Another good property of the KK´s are that the worse the ice gets during the day, the better they grip. I think that on a worn track the KK´s are probably as fast as the finnish studs but easier to ride with. Especially the front tire gets much easier to control when it is sliding and you can use it as a tool to end up on the racing line you intended when you screwed up by steering in too soon.

The SXV as a ice bike is actually a lot better than I had imagined! Sure it is big and heavy and you do notice it quite a lot, but it is also stable, easy to control and never lacks power. I could almost go to the extent of saying that it might just be a better ice racing bike than supermoto racing bike. I feel like you do not get punished as much from the weight on ice because you can more easily counter it by sliding and as you have more margins the additional power in low speed corners make less of a issue. Where you do notice it though is when you support its weight with your inner leg and when you try to change direction. It takes more energy to ride it compared to a single, but then again its stable and GOES on the straights!

The front brake was something else that I was surprised of, I thought it would be very aggressive but it was actually very controllable. I never had a moment where I ended up with more front brake than I intended but at the same time the KK´s let me brake harder than I thought I would be able to also. The engine characteristics suit ice racing very well because you can start off early in the corner with low rpms and it will pull enough to keep it sliding all the way to the exit where you get into the meat of the power band and it pulls hard on your arms down the straight. I think the suspension set up needs some work to gain some rear grip during acceleration but that is something you can count on when going between different surfaces.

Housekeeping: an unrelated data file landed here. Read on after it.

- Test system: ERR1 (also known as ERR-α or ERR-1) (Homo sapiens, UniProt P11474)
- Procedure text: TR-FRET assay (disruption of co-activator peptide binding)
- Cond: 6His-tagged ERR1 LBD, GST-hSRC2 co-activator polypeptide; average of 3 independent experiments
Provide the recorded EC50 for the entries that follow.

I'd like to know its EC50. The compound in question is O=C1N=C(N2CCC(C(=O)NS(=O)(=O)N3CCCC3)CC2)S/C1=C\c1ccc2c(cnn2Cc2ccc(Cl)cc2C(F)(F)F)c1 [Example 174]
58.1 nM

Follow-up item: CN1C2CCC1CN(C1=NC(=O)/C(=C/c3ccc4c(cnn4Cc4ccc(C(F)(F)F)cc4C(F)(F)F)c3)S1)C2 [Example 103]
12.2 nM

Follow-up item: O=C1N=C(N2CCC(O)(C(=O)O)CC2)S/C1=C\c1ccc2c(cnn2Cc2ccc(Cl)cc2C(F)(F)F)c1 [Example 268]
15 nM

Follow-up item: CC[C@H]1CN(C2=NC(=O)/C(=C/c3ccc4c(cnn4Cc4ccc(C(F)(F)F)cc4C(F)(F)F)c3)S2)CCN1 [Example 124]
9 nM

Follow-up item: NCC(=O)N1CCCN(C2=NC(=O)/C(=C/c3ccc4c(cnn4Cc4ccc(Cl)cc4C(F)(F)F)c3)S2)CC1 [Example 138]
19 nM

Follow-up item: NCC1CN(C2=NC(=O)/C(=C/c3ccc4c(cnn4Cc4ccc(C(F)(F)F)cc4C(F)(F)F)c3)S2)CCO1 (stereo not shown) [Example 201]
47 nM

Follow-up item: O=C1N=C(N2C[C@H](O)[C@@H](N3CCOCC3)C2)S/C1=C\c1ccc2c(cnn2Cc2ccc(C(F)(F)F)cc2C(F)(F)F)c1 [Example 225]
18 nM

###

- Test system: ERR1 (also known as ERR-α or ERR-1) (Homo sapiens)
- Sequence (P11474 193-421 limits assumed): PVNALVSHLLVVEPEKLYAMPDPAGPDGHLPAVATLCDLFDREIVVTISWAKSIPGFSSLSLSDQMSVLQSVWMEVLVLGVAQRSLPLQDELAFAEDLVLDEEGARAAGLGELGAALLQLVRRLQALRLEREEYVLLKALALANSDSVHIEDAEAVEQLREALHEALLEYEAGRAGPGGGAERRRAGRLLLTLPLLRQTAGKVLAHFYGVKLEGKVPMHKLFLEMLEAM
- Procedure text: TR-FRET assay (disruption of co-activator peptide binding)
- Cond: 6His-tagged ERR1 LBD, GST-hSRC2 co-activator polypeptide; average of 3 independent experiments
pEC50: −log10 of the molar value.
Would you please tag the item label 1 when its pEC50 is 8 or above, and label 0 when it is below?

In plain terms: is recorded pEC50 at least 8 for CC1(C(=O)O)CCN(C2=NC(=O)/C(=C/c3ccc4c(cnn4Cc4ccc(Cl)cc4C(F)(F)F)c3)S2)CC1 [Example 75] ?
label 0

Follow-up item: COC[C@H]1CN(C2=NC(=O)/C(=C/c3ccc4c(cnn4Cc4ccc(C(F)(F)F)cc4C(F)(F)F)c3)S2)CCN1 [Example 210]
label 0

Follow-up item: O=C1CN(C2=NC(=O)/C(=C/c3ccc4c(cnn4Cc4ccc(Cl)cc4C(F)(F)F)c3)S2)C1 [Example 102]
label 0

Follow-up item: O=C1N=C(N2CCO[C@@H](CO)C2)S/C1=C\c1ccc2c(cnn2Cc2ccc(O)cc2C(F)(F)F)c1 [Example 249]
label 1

Glenn who never have ridden on ice before found the SXV and KK combination to be easy to get into. From what I understood he saw the same thing as me, that ice racing might just be the most fun you can have on a bike. I also had a 16 year old kid ride the SXV and he too appreciated it a lot asking his dad for one for new years eve! Both of these riders improved a lot during the day and that proves that it is a great combo for the conditions!